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Title: Small ester combustion chemistry: Computational kinetics and experimental study of methyl acetate and ethyl acetate

Abstract

Small esters represent an important class of high octane biofuels for advanced spark ignition engines. They qualify for stringent fuel screening standards and could be synthesized through various pathways. In this work, we performed a detailed investigation of the combustion of two small esters, MA (methyl acetate) and EA (ethyl acetate), including quantum chemistry calculations, experimental studies of combustion characteristics and kinetic model development. The quantum chemistry calculations were performed to obtain rates for H-atom abstraction reactions involved in the oxidation chemistry of these fuels. The series of experiments include: a shock tube study to measure ignition delays at 15 and 30 bar, 1000-1450 K and equivalence ratios of 0.5, 1.0 and 2.0; laminar burning velocity measurements in a heat flux burner over a range of equivalence ratios [0.7-1.4] at atmospheric pressure and temperatures of 298 and 338 K; and speciation measurements during oxidation in a jet-stirred reactor at 800-1100 K for MA and 650-1000 K for EA at equivalence ratios of 0.5, 1.0 and at atmospheric pressure. The developed chemical kinetic mechanism for MA and EA incorporates reaction rates and pathways from recent studies along with rates calculated in this work. The new mechanism shows generally good agreement inmore » predicting experimental data across the broad range of experimental conditions. As a result, the experimental data, along with the developed kinetic model, provides a solid groundwork towards improving the understanding the combustion chemistry of smaller esters.« less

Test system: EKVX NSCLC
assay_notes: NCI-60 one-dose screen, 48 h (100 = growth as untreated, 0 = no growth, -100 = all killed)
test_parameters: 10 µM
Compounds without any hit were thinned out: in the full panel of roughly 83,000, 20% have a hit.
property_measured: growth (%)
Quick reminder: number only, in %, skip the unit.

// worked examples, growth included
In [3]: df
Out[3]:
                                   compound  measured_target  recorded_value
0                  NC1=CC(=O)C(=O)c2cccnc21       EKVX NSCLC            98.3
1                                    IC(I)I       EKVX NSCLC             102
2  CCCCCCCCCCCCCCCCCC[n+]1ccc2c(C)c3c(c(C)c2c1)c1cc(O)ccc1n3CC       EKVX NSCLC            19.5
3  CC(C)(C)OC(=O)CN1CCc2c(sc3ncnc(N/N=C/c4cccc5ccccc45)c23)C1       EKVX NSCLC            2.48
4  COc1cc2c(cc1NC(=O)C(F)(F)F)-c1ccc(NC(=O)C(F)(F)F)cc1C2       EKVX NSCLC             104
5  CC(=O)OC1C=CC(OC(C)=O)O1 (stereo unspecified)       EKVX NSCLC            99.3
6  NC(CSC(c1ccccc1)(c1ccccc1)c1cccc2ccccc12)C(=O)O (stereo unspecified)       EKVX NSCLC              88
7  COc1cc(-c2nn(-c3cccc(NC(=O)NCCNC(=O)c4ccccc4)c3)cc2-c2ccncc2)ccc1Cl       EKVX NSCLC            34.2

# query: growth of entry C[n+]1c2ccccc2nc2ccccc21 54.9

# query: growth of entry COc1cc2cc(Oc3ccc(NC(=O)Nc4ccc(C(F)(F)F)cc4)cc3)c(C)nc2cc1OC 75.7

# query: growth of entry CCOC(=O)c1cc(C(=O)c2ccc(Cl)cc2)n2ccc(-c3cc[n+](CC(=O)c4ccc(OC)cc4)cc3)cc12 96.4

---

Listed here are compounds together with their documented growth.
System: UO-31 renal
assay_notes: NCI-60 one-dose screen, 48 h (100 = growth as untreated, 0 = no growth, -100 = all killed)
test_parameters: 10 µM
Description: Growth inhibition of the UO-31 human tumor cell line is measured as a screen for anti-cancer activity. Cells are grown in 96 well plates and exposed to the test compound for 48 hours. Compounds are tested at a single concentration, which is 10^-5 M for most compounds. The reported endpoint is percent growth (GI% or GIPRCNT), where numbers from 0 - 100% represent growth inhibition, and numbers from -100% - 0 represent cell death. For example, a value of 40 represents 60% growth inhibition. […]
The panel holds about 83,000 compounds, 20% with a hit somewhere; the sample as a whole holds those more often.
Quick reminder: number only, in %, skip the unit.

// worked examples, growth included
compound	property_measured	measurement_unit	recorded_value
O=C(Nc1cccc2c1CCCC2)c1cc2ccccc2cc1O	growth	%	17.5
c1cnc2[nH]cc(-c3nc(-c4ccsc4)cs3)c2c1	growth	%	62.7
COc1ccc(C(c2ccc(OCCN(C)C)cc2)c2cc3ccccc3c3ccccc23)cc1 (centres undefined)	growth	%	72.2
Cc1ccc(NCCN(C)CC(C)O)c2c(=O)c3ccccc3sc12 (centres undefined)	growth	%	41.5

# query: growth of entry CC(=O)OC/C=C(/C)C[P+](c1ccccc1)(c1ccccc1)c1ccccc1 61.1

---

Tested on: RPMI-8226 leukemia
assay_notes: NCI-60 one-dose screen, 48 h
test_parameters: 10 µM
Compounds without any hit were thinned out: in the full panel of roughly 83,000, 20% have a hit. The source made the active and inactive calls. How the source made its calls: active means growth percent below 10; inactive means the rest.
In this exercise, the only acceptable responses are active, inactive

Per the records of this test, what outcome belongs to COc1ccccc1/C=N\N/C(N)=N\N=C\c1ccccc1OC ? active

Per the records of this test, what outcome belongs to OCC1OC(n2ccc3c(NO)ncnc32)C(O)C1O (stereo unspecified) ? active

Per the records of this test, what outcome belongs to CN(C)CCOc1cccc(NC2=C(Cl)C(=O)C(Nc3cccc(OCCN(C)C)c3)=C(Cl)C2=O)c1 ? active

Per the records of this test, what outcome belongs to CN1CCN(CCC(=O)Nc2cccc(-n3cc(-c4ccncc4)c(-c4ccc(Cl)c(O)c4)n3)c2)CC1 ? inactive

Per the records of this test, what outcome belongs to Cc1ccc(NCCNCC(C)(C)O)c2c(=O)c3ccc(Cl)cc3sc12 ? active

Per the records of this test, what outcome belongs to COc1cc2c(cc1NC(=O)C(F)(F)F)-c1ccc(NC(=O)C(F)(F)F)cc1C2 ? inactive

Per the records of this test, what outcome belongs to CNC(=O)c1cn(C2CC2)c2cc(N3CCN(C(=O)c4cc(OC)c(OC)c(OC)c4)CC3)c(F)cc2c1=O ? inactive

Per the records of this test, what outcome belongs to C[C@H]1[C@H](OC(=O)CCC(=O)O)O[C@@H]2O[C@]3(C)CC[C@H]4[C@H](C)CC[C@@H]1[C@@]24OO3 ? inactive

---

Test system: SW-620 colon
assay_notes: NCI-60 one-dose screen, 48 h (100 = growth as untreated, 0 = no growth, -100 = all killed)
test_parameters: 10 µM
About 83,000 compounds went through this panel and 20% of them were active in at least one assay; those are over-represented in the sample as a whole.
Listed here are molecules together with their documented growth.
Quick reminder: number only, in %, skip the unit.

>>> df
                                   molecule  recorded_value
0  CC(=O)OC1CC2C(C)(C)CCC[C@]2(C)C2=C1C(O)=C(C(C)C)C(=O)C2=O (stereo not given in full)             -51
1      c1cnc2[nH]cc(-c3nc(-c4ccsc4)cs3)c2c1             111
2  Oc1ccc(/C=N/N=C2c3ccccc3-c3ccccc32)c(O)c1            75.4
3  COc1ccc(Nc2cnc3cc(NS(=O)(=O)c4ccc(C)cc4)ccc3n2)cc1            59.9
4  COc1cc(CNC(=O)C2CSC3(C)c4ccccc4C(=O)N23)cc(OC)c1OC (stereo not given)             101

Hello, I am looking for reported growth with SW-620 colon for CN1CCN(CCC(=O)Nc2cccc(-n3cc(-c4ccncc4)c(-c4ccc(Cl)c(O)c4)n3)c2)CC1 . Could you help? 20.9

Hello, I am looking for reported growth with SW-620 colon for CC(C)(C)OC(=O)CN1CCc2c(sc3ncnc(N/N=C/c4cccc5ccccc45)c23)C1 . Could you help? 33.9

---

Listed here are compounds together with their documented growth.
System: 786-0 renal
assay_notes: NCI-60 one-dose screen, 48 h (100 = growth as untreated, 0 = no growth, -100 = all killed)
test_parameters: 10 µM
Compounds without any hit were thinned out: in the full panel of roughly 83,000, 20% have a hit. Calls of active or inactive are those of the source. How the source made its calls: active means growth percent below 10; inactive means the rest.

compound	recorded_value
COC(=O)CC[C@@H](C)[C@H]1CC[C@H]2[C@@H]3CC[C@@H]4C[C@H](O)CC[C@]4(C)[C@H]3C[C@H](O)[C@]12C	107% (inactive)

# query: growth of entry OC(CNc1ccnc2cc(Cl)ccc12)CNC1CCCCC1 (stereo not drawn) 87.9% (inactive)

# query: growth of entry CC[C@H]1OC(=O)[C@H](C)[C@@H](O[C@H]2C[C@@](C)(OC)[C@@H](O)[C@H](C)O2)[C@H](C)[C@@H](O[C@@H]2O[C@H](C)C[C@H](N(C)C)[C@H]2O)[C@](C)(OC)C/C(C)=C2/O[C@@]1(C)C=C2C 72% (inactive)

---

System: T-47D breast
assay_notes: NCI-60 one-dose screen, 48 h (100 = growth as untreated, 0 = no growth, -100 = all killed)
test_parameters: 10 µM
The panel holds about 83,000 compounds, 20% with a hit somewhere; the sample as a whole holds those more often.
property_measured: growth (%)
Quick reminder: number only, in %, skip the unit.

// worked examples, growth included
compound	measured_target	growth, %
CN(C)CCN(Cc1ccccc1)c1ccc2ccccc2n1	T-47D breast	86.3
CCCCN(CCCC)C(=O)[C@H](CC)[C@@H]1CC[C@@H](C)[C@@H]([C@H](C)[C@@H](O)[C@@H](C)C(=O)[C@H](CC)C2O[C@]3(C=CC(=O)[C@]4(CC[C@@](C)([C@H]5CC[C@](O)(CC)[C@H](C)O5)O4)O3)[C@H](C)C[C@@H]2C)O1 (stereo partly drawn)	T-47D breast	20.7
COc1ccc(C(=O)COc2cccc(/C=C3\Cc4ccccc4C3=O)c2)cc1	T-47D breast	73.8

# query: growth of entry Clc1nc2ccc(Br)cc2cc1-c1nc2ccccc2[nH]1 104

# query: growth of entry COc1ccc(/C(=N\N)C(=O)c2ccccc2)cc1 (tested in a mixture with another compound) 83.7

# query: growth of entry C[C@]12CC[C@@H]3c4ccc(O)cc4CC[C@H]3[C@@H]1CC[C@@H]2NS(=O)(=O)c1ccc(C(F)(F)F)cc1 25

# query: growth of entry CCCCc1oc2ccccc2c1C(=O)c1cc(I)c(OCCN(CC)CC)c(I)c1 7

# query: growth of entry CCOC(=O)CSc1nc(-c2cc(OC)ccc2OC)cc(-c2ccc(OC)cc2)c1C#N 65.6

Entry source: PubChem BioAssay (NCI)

Authors:
ORCiD logo [1]; ORCiD logo [2]; ORCiD logo [3];  [2]; ORCiD logo [4];  [5]; ORCiD logo [1]; ORCiD logo [5]; ORCiD logo [2]; ORCiD logo [1]; ORCiD logo [1]; ORCiD logo [6]; ORCiD logo [4]; ORCiD logo [7];  [1]; ORCiD logo [1]
  1. King Abdullah Univ. of Science and Technology, Thuwal (Saudi Arabia)
  2. Lawrence Livermore National Lab. (LLNL), Livermore, CA (United States)
  3. Politecnico di Milano (Italy)
  4. National Univ. of Ireland, Galway (Ireland)
  5. Lund Univ. (Sweden)
  6. National Renewable Energy Lab. (NREL), Golden, CO (United States)
  7. Argonne National Lab. (ANL), Argonne, IL (United States)
Publication Date:
Research Org.:
National Renewable Energy Lab. (NREL), Golden, CO (United States)
Sponsoring Org.:
USDOE Office of Energy Efficiency and Renewable Energy (EERE), Bioenergy Technologies Office (EE-3B); USDOE Office of Energy Efficiency and Renewable Energy (EERE), Vehicle Technologies Office (EE-3V)
OSTI Identifier:
1464915
Report Number(s):
NREL/JA-2700-72197
Journal ID: ISSN 1540-7489
Grant/Contract Number:  
AC36-08GO28308
Resource Type:
Accepted Manuscript
Journal Name:
Proceedings of the Combustion Institute
Additional Journal Information:
Journal Volume: 37; Journal Issue: 1; Journal ID: ISSN 1540-7489
Publisher:
Elsevier
Country of Publication:
United States
Language:
English
Subject:
09 BIOMASS FUELS; esters; ignition; laminar burning velocity; jet stirred reactor; kinetic mechanism

Citation Formats

Ahmed, Ahfaz, Pitz, William J., Cavallotti, Carlo, Mehl, Marco, Lokachari, Nitin, Nilsson, Elna J. K., Wang, Jui-Yang, Konnov, Alexander A., Wagnon, Scott W., Chen, Bingjie, Wang, Zhandong, Kim, Seonah, Curran, Henry J., Klippenstein, Stephen J., Roberts, William L., and Sarathy, S. Mani. Small ester combustion chemistry: Computational kinetics and experimental study of methyl acetate and ethyl acetate. United States: N. p., 2018. Web. doi:10.1016/j.proci.2018.06.178.